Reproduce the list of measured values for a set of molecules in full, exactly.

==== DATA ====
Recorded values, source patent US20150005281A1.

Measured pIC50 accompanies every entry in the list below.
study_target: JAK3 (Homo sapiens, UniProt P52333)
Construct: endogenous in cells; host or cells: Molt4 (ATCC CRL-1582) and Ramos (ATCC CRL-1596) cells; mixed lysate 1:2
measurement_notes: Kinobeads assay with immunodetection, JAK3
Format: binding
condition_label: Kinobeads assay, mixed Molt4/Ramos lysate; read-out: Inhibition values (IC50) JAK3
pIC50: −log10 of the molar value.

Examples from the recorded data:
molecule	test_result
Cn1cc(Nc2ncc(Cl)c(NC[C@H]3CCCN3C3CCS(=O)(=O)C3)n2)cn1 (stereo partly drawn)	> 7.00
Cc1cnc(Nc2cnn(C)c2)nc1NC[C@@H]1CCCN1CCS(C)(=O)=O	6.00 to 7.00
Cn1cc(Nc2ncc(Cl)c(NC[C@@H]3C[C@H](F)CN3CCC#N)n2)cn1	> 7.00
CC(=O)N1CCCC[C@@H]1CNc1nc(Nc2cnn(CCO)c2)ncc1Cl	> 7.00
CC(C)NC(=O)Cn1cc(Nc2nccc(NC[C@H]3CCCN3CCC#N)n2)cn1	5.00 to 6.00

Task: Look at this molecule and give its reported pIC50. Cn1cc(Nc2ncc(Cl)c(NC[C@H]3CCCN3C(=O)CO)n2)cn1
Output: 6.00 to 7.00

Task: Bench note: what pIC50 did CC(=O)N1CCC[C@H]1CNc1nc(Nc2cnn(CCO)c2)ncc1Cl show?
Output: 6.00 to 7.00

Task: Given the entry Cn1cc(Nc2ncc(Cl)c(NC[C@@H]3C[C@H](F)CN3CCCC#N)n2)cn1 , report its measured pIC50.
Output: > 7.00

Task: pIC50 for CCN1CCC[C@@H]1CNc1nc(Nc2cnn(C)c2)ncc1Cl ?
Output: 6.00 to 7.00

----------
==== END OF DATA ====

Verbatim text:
Recorded values, source patent US20150005281A1.

Measured pIC50 accompanies every entry in the list below.
study_target: JAK3 (Homo sapiens, UniProt P52333)
Construct: endogenous in cells; host or cells: Molt4 (ATCC CRL-1582) and Ramos (ATCC CRL-1596) cells; mixed lysate 1:2
measurement_notes: Kinobeads assay with immunodetection, JAK3
Format: binding
condition_label: Kinobeads assay, mixed Molt4/Ramos lysate; read-out: Inhibition values (IC50) JAK3
pIC50: −log10 of the molar value.

Examples from the recorded data:
molecule	test_result
Cn1cc(Nc2ncc(Cl)c(NC[C@H]3CCCN3C3CCS(=O)(=O)C3)n2)cn1 (stereo partly drawn)	> 7.00
Cc1cnc(Nc2cnn(C)c2)nc1NC[C@@H]1CCCN1CCS(C)(=O)=O	6.00 to 7.00
Cn1cc(Nc2ncc(Cl)c(NC[C@@H]3C[C@H](F)CN3CCC#N)n2)cn1	> 7.00
CC(=O)N1CCCC[C@@H]1CNc1nc(Nc2cnn(CCO)c2)ncc1Cl	> 7.00
CC(C)NC(=O)Cn1cc(Nc2nccc(NC[C@H]3CCCN3CCC#N)n2)cn1	5.00 to 6.00

Task: Look at this molecule and give its reported pIC50. Cn1cc(Nc2ncc(Cl)c(NC[C@H]3CCCN3C(=O)CO)n2)cn1
Output: 6.00 to 7.00

Task: Bench note: what pIC50 did CC(=O)N1CCC[C@H]1CNc1nc(Nc2cnn(CCO)c2)ncc1Cl show?
Output: 6.00 to 7.00

Task: Given the entry Cn1cc(Nc2ncc(Cl)c(NC[C@@H]3C[C@H](F)CN3CCCC#N)n2)cn1 , report its measured pIC50.
Output: > 7.00

Task: pIC50 for CCN1CCC[C@@H]1CNc1nc(Nc2cnn(C)c2)ncc1Cl ?
Output: 6.00 to 7.00

----------